After looking around a bit and enjoying some of that local coffee, we caught the shuttle and returned to the ship where we checked in to our room for our first evening on the ship. As we boarded, we were greeted with champagne and welcomed aboard.
I was quite impressed with Celebrity's security. They took security photographs on that first day which were loaded into their security system. They used a scan card system any time we got on or off of the ship and we had to remove hats and sunglasses so they could look at the picture on their monitor and confirm our identity. Anything we brought on board had to go through an airport-type security every time. My bionic husband with his artificial knee, metal plates in his leg, and titanium heart valve, set off the metal detector every single time both on the ship and in the airport. It's no big deal, he's used to it now.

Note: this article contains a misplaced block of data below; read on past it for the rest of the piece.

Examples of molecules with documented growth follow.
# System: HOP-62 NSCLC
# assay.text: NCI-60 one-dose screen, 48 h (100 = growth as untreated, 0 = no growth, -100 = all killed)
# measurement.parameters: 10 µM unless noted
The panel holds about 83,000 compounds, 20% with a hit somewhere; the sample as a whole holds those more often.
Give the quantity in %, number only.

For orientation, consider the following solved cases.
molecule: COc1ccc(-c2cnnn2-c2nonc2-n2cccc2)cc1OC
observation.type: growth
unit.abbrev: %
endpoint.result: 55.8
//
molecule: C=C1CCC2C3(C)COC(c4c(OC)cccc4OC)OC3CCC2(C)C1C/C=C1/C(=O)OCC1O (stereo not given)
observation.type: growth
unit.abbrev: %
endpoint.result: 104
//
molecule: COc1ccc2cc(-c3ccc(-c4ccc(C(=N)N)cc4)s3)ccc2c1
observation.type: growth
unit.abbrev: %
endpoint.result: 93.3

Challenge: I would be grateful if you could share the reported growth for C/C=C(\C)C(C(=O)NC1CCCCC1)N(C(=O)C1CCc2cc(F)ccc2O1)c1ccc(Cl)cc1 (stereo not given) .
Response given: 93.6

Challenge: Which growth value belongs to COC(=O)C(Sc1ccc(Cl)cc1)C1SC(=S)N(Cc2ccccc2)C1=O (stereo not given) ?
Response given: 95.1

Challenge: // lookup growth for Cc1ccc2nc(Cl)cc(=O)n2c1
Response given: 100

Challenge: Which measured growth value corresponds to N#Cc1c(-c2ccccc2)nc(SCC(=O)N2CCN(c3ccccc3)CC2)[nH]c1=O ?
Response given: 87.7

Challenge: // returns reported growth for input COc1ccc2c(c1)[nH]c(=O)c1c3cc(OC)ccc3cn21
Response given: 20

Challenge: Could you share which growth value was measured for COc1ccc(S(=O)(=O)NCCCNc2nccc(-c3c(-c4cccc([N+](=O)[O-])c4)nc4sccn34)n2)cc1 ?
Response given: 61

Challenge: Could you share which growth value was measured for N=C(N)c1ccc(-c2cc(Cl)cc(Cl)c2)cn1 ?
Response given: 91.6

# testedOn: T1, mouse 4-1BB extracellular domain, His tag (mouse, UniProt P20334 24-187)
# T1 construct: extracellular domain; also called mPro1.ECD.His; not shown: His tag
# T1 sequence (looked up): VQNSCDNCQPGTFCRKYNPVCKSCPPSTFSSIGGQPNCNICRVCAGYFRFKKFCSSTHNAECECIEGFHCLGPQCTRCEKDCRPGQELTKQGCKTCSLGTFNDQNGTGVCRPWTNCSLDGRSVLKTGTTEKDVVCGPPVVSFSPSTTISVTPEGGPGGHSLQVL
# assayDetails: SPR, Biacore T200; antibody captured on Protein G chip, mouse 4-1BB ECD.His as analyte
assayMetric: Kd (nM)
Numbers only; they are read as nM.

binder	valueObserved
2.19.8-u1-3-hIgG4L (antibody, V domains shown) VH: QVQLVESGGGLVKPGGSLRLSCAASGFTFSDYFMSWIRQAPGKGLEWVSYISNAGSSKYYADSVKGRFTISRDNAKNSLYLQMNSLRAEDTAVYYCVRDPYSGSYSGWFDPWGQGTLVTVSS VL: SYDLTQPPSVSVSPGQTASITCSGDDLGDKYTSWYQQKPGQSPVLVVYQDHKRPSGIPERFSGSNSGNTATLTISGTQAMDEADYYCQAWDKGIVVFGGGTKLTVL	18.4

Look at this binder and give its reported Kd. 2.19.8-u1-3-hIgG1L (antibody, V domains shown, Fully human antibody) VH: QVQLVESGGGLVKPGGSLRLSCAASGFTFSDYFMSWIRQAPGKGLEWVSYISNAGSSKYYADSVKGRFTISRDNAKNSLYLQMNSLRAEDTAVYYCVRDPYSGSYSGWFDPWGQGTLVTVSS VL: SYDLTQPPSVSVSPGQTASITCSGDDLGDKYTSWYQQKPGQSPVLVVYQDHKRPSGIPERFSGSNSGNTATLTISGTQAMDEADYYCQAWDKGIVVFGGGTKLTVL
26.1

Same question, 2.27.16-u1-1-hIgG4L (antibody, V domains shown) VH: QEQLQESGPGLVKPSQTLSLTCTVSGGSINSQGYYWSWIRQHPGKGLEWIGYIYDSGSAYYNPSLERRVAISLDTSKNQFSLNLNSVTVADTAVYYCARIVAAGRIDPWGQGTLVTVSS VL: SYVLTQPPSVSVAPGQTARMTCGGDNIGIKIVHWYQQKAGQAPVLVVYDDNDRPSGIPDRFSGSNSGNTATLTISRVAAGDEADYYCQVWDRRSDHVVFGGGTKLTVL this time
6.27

Celebrity was also quite serious about cleanliness. Free-standing hand sanitizer dispensers were located all over the ship in every lobby and outside every elevator and dining area. Upon returning to the ship each day we were greeted by crew members holding large sanitizer dispensers. They used it on every single person, always saying "Happy, happy, washy, washy!"
The flight delay from DFW to Anchorage and my camera failure were the only things that went wrong on a trip that totaled about ten days. I can't really complain about that. I'll tell you more in the next few days. And, yes, there are lots more photos coming.